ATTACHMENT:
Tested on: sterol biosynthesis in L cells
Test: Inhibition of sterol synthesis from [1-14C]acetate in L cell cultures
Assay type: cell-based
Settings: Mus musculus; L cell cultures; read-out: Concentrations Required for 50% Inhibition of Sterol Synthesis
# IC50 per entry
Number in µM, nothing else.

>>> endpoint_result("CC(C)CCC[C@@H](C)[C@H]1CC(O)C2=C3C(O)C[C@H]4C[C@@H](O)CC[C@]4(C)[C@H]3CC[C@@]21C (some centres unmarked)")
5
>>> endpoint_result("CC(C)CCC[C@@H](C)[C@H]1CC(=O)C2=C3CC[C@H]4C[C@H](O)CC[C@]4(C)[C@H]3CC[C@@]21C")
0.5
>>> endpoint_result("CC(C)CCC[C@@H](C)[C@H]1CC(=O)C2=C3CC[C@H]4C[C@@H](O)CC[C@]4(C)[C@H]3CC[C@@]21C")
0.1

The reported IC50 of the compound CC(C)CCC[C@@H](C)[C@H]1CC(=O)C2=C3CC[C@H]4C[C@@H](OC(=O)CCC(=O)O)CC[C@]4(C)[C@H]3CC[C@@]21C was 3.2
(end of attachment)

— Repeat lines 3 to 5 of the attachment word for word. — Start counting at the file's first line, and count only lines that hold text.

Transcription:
Assay type: cell-based
Settings: Mus musculus; L cell cultures; read-out: Concentrations Required for 50% Inhibition of Sterol Synthesis
# IC50 per entry